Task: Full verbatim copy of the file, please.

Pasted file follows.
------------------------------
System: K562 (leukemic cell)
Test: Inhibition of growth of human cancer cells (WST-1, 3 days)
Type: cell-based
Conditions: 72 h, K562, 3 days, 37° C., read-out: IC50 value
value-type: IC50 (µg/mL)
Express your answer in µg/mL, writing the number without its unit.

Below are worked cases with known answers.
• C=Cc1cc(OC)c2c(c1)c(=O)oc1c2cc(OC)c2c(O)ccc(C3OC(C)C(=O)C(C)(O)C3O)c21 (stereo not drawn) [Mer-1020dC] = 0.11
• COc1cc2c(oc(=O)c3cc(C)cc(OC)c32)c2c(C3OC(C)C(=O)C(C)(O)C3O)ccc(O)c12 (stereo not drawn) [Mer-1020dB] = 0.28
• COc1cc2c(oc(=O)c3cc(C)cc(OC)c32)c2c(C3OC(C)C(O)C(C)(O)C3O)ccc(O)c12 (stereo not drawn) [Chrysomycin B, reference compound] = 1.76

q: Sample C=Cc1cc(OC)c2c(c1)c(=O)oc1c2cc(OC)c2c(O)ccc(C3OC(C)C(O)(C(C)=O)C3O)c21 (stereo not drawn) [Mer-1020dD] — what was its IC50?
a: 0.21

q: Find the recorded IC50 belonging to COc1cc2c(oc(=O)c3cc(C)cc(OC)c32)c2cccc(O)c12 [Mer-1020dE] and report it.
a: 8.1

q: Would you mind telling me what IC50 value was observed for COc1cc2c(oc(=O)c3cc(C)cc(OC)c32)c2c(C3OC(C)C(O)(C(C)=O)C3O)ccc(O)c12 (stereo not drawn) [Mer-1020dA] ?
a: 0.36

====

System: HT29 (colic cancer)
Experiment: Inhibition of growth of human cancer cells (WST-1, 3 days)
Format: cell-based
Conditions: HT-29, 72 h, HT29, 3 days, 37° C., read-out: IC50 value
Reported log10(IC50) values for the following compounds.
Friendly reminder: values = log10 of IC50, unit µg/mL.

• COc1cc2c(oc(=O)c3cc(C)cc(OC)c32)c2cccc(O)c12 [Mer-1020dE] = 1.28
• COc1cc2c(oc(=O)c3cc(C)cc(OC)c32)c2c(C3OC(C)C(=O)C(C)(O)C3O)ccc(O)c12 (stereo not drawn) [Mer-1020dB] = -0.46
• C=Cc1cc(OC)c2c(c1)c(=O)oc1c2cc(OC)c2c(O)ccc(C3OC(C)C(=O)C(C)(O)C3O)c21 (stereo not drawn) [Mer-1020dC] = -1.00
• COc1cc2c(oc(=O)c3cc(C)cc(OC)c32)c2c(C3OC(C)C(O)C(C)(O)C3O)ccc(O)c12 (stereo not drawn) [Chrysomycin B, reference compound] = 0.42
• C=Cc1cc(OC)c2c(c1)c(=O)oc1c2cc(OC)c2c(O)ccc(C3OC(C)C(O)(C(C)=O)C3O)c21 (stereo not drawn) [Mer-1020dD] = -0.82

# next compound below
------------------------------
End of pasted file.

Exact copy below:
System: K562 (leukemic cell)
Test: Inhibition of growth of human cancer cells (WST-1, 3 days)
Type: cell-based
Conditions: 72 h, K562, 3 days, 37° C., read-out: IC50 value
value-type: IC50 (µg/mL)
Express your answer in µg/mL, writing the number without its unit.

Below are worked cases with known answers.
• C=Cc1cc(OC)c2c(c1)c(=O)oc1c2cc(OC)c2c(O)ccc(C3OC(C)C(=O)C(C)(O)C3O)c21 (stereo not drawn) [Mer-1020dC] = 0.11
• COc1cc2c(oc(=O)c3cc(C)cc(OC)c32)c2c(C3OC(C)C(=O)C(C)(O)C3O)ccc(O)c12 (stereo not drawn) [Mer-1020dB] = 0.28
• COc1cc2c(oc(=O)c3cc(C)cc(OC)c32)c2c(C3OC(C)C(O)C(C)(O)C3O)ccc(O)c12 (stereo not drawn) [Chrysomycin B, reference compound] = 1.76

q: Sample C=Cc1cc(OC)c2c(c1)c(=O)oc1c2cc(OC)c2c(O)ccc(C3OC(C)C(O)(C(C)=O)C3O)c21 (stereo not drawn) [Mer-1020dD] — what was its IC50?
a: 0.21

q: Find the recorded IC50 belonging to COc1cc2c(oc(=O)c3cc(C)cc(OC)c32)c2cccc(O)c12 [Mer-1020dE] and report it.
a: 8.1

q: Would you mind telling me what IC50 value was observed for COc1cc2c(oc(=O)c3cc(C)cc(OC)c32)c2c(C3OC(C)C(O)(C(C)=O)C3O)ccc(O)c12 (stereo not drawn) [Mer-1020dA] ?
a: 0.36

====

System: HT29 (colic cancer)
Experiment: Inhibition of growth of human cancer cells (WST-1, 3 days)
Format: cell-based
Conditions: HT-29, 72 h, HT29, 3 days, 37° C., read-out: IC50 value
Reported log10(IC50) values for the following compounds.
Friendly reminder: values = log10 of IC50, unit µg/mL.

• COc1cc2c(oc(=O)c3cc(C)cc(OC)c32)c2cccc(O)c12 [Mer-1020dE] = 1.28
• COc1cc2c(oc(=O)c3cc(C)cc(OC)c32)c2c(C3OC(C)C(=O)C(C)(O)C3O)ccc(O)c12 (stereo not drawn) [Mer-1020dB] = -0.46
• C=Cc1cc(OC)c2c(c1)c(=O)oc1c2cc(OC)c2c(O)ccc(C3OC(C)C(=O)C(C)(O)C3O)c21 (stereo not drawn) [Mer-1020dC] = -1.00
• COc1cc2c(oc(=O)c3cc(C)cc(OC)c32)c2c(C3OC(C)C(O)C(C)(O)C3O)ccc(O)c12 (stereo not drawn) [Chrysomycin B, reference compound] = 0.42
• C=Cc1cc(OC)c2c(c1)c(=O)oc1c2cc(OC)c2c(O)ccc(C3OC(C)C(O)(C(C)=O)C3O)c21 (stereo not drawn) [Mer-1020dD] = -0.82

# next compound below